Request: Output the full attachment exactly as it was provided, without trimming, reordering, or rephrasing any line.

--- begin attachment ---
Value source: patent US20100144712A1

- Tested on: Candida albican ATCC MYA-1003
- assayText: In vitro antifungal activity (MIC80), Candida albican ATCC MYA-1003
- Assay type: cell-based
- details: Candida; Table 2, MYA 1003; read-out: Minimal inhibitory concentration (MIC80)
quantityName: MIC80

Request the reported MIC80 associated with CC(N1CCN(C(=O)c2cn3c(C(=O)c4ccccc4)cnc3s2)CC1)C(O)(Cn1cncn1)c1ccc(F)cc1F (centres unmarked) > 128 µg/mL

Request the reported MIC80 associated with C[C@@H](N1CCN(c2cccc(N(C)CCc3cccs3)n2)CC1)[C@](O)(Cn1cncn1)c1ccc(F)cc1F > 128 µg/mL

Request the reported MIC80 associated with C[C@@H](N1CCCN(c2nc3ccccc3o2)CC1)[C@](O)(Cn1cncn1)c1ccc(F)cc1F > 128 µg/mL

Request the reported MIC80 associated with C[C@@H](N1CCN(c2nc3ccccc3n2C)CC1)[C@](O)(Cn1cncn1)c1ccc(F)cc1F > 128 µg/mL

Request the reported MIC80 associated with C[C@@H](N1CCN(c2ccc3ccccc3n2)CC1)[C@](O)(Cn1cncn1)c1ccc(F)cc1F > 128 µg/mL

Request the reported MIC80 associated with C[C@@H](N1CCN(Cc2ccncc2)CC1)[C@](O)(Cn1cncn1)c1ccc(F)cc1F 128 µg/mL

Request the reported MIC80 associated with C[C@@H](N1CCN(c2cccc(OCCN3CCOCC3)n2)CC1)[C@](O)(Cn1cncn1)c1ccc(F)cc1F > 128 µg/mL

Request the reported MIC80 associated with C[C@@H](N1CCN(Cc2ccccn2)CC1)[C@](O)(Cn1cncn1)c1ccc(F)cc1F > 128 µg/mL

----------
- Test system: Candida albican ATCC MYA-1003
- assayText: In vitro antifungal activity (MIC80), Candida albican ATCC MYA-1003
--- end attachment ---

Value source: patent US20100144712A1

- Tested on: Candida albican ATCC MYA-1003
- assayText: In vitro antifungal activity (MIC80), Candida albican ATCC MYA-1003
- Assay type: cell-based
- details: Candida; Table 2, MYA 1003; read-out: Minimal inhibitory concentration (MIC80)
quantityName: MIC80

Request the reported MIC80 associated with CC(N1CCN(C(=O)c2cn3c(C(=O)c4ccccc4)cnc3s2)CC1)C(O)(Cn1cncn1)c1ccc(F)cc1F (centres unmarked) > 128 µg/mL

Request the reported MIC80 associated with C[C@@H](N1CCN(c2cccc(N(C)CCc3cccs3)n2)CC1)[C@](O)(Cn1cncn1)c1ccc(F)cc1F > 128 µg/mL

Request the reported MIC80 associated with C[C@@H](N1CCCN(c2nc3ccccc3o2)CC1)[C@](O)(Cn1cncn1)c1ccc(F)cc1F > 128 µg/mL

Request the reported MIC80 associated with C[C@@H](N1CCN(c2nc3ccccc3n2C)CC1)[C@](O)(Cn1cncn1)c1ccc(F)cc1F > 128 µg/mL

Request the reported MIC80 associated with C[C@@H](N1CCN(c2ccc3ccccc3n2)CC1)[C@](O)(Cn1cncn1)c1ccc(F)cc1F > 128 µg/mL

Request the reported MIC80 associated with C[C@@H](N1CCN(Cc2ccncc2)CC1)[C@](O)(Cn1cncn1)c1ccc(F)cc1F 128 µg/mL

Request the reported MIC80 associated with C[C@@H](N1CCN(c2cccc(OCCN3CCOCC3)n2)CC1)[C@](O)(Cn1cncn1)c1ccc(F)cc1F > 128 µg/mL

Request the reported MIC80 associated with C[C@@H](N1CCN(Cc2ccccn2)CC1)[C@](O)(Cn1cncn1)c1ccc(F)cc1F > 128 µg/mL

----------
- Test system: Candida albican ATCC MYA-1003
- assayText: In vitro antifungal activity (MIC80), Candida albican ATCC MYA-1003